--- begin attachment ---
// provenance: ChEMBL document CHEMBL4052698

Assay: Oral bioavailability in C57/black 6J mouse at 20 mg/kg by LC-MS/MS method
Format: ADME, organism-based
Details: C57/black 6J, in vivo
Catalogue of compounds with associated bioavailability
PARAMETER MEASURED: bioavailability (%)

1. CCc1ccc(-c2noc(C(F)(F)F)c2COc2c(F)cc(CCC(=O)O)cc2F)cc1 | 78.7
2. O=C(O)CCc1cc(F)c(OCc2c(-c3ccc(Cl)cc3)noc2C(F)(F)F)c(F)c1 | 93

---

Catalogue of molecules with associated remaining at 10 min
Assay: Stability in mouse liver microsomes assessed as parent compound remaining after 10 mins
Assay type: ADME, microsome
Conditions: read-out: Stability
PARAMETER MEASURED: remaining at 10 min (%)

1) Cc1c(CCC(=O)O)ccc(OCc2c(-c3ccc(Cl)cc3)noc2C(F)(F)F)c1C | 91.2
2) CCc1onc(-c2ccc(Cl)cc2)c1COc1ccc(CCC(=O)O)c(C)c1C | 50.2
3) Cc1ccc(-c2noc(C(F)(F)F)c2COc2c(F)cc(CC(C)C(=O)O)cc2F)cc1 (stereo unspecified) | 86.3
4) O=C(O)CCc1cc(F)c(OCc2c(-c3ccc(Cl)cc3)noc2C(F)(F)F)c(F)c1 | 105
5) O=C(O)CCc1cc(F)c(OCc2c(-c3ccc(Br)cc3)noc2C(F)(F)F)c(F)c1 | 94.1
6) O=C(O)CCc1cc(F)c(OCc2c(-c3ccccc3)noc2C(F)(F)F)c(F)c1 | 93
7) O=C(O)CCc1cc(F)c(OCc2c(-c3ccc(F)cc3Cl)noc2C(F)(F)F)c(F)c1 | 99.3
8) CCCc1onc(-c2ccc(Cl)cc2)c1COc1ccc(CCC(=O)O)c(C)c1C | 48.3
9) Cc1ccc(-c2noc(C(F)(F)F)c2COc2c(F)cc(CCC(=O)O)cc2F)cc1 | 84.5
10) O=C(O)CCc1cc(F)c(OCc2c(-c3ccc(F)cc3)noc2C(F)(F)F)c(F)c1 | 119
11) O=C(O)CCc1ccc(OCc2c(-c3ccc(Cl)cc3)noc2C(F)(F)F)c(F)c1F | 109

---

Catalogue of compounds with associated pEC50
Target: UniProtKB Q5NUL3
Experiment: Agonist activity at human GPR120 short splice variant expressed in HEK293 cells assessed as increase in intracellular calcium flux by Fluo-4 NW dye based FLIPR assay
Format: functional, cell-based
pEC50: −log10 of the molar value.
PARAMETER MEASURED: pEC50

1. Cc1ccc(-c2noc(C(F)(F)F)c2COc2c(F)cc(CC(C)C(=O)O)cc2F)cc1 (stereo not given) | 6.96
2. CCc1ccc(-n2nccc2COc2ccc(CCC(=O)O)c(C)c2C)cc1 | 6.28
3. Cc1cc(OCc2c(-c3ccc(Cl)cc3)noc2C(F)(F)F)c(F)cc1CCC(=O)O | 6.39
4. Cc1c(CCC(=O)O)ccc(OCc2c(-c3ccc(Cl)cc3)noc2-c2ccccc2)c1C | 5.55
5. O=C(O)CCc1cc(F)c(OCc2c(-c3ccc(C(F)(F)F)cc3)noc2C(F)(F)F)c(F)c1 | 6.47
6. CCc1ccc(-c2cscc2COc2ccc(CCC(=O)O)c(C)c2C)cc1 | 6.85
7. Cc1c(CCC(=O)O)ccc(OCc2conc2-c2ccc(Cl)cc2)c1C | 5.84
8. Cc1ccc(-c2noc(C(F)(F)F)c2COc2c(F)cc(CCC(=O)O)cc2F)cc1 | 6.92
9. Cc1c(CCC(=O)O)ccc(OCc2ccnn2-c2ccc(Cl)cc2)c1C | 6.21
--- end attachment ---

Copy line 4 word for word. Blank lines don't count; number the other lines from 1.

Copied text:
Details: C57/black 6J, in vivo